“Cool beard!” a small boy said as he passes Rick Shory in the parking lot.
Shory smiles. Kids often comment on his beard. When he was younger, adults would comment too, comparing him to John Muir or Edward Abbey.
Lately, he’s been akin to Santa Claus.
The facial hair and the gray wool pants he wears, held up by suspenders and falling at the ankles of his six-foot frame, keep him warm in Colorado’s forests where he does research as a botanist for the Natural Resource Ecology Lab at Colorado State University.
If a bushy beard is uncommon enough to attract attention, Shory said, it is even less common in the gay community.
“It’s rare for gay men to have beards,” Shory said. “I think there’s pressure within any oppressed minority to conform.
“When I was young I thought gay guys wore cologne and paisley shirts,” Shory said, recalling the “cognitive dissonance” he experienced as a teen when he would feel attracted to another man.
“I would look at what I saw and thought of as gay, and I wasn’t like that at all, so I just buried any thought of it,” he said.
Shory said it wasn’t until he was 28 and fell in love with a man, who he met at a Quaker conference, that he began to explore the possibility that he was gay and what that meant.
Men learn how to be gay from what they see in the media, Shory said. And though media stereotypes are changing, change is slow.
When he sees gay men depicted in the media, he said he sees drag queens, such as “Priscilla Queen of the Desert,” men with “limp wrists and lisps,” or guys who are hairless and muscular. Will and Grace is an exception, Shory said.
“That guy is a regular guy,” he said of Eric McCormack’s portrayal of the gay character Will on the show.
While grappling with his identity as a gay man, he explored what it meant for his life and concluded, “I guess gay doesn’t mean you’re a drag queen. It just means you’re interested in guys.”
“Nowadays actors are coming out a lot more, so you have a broader perspective.” Charles Hunt, a sophomore microbiology major, said.
Hunt, who is gay, refers to actor Ian McKellan as an example of a man who doesn’t fit the media stereotype.
The gay teen magazine “Xy” “has a good looking gay guy on the cover,” but inside a variety of men are portrayed, Hunt said. He believes the stereotypical images are portrayed because “sex sells.” These images contribute to a high depression rate in the gay community, Hunt said.
Shory uses his own research methods to gauge stereotypes in TV and film.
“My two-point litmus test for portrayal of gays in the media is first the snuff test: whether the gay character dies in the end,” he said. “I think authors don’t know what else to do with a gay character . That’s where I think a lot of it comes from, is they realize it’s a sad, horrible, ironic thing and so death is this powerful image. I mean ‘Brokeback Mountain.'”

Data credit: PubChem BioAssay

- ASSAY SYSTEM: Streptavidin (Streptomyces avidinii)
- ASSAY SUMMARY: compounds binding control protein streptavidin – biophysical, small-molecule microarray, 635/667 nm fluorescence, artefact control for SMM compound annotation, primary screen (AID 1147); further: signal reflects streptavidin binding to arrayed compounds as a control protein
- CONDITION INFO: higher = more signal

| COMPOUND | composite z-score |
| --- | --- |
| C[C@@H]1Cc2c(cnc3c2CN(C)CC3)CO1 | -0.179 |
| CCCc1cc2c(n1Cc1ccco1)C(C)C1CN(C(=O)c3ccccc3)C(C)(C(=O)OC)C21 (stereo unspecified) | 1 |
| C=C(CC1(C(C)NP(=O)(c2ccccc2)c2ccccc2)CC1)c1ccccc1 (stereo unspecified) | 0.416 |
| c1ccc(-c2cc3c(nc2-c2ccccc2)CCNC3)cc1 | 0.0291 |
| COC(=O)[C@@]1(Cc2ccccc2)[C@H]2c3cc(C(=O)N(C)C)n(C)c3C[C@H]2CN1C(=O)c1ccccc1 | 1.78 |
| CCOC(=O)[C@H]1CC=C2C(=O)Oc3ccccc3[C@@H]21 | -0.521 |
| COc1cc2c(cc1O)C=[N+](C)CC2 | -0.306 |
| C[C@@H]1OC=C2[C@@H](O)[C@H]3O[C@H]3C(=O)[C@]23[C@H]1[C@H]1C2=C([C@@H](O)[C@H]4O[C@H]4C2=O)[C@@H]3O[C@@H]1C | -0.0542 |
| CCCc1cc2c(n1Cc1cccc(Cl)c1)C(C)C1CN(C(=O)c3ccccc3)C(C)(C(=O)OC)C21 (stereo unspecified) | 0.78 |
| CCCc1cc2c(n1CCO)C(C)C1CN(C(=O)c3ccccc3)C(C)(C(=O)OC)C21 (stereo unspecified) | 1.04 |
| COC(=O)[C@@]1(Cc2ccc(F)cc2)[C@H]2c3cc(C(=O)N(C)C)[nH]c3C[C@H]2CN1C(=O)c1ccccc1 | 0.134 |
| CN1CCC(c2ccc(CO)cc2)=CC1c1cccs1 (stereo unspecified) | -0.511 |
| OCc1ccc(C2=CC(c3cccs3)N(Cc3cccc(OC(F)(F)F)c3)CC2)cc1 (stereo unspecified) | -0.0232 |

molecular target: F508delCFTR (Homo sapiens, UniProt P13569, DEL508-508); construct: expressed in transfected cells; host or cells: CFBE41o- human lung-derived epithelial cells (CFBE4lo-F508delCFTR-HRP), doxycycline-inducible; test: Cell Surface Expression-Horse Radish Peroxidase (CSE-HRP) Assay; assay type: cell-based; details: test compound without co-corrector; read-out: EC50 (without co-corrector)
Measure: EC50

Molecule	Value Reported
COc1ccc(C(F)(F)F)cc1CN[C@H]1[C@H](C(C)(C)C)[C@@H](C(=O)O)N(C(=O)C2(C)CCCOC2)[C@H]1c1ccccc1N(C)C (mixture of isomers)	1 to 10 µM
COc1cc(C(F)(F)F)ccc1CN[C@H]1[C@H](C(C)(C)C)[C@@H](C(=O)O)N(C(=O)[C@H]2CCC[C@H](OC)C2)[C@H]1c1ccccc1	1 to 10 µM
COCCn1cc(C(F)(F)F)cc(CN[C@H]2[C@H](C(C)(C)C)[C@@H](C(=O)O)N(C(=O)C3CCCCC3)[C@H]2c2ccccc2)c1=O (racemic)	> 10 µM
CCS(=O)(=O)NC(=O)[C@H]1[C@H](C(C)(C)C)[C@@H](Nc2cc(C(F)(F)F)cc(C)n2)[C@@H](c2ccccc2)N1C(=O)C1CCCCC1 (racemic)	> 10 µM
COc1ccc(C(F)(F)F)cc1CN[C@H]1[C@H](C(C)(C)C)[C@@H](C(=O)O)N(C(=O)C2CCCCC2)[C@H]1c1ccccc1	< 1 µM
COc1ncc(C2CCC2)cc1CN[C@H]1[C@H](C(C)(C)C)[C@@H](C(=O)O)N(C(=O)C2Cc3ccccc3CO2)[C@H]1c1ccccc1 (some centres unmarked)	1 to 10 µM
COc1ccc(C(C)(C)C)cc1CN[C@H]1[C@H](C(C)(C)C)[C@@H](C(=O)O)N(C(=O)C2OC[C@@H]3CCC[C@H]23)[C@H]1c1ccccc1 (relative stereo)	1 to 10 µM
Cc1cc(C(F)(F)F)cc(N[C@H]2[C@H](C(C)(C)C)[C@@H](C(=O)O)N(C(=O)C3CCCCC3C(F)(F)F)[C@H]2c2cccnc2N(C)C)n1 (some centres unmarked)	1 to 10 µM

“The movie ‘Fire’ – that passed the snuff test gloriously,” Shory said.
He sees existence of such films as evidence that media outlets are doing a better job representing gay issues.
“So the next thing is whether the portrayal breaks any stereotypes. It seems like if the characters don’t die, then they’re like drag queens or something. And there’s very little that’s not that.”
Speech communication professor Eric Aoki reviews media for the Journal of GLBT Family Studies. He sees changes in some of these stereotypes but said they are still the most commonly seen.
“The well-dressed gay man, specifically the high-consumption-based, cosmopolitan, gay man,” Aoki said, is what we see on the screen, though he says the image of “metrosexual” began to blur this line. Now a man who chooses certain clothing often “gets read as a gay man.”
Aoki, who identifies himself ethnically as “one hundred percent Mexican-American and one hundred percent Japanese-American,” would like to see media “open up more spaces for how we as gay men view ourselves and how we can be viewed by larger society.”
On “Queer Eye for the Straight Guy” there is one ethnic minority represented on the show, Aoki said, but these gay male images are still based on style and a love to shop, which remains a narrow range of representation.
It will be a long process getting away from these stereotypes, sophomore Hunt said. He wants to see media communicate to gay men “that you don’t have to have this perfect body or be super skinny.”
Often gay men are so happy to see “a movie about gay stuff,” Shory said, that they don’t even care if it doesn’t look at all like their lives.
He said he would like to see gay media stereotypes change like the way those of women have recently.
“You never see a Navy Seal fighting a war and having a relationship with another man,” Shory said. ” I just want to see some guys, like the ones that are really out there. I’d like to see the gay equivalent of G.I Jane.”
Staff writer Shari Blackman can be reached at firstname.lastname@example.org.